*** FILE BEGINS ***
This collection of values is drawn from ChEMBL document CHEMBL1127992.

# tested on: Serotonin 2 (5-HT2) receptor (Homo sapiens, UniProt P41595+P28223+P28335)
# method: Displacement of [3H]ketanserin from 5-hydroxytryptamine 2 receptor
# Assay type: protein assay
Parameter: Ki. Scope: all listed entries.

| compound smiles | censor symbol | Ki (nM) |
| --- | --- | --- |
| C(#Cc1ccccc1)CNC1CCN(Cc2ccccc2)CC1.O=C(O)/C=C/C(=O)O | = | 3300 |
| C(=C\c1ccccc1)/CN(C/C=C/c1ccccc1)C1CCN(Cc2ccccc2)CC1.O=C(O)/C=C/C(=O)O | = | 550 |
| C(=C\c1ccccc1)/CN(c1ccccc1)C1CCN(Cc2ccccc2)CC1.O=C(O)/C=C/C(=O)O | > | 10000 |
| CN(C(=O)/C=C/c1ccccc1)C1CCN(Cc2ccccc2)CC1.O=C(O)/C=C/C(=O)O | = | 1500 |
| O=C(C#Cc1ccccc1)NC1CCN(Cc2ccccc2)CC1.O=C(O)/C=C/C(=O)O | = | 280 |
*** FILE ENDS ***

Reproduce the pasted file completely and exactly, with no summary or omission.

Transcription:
This collection of values is drawn from ChEMBL document CHEMBL1127992.

# tested on: Serotonin 2 (5-HT2) receptor (Homo sapiens, UniProt P41595+P28223+P28335)
# method: Displacement of [3H]ketanserin from 5-hydroxytryptamine 2 receptor
# Assay type: protein assay
Parameter: Ki. Scope: all listed entries.

| compound smiles | censor symbol | Ki (nM) |
| --- | --- | --- |
| C(#Cc1ccccc1)CNC1CCN(Cc2ccccc2)CC1.O=C(O)/C=C/C(=O)O | = | 3300 |
| C(=C\c1ccccc1)/CN(C/C=C/c1ccccc1)C1CCN(Cc2ccccc2)CC1.O=C(O)/C=C/C(=O)O | = | 550 |
| C(=C\c1ccccc1)/CN(c1ccccc1)C1CCN(Cc2ccccc2)CC1.O=C(O)/C=C/C(=O)O | > | 10000 |
| CN(C(=O)/C=C/c1ccccc1)C1CCN(Cc2ccccc2)CC1.O=C(O)/C=C/C(=O)O | = | 1500 |
| O=C(C#Cc1ccccc1)NC1CCN(Cc2ccccc2)CC1.O=C(O)/C=C/C(=O)O | = | 280 |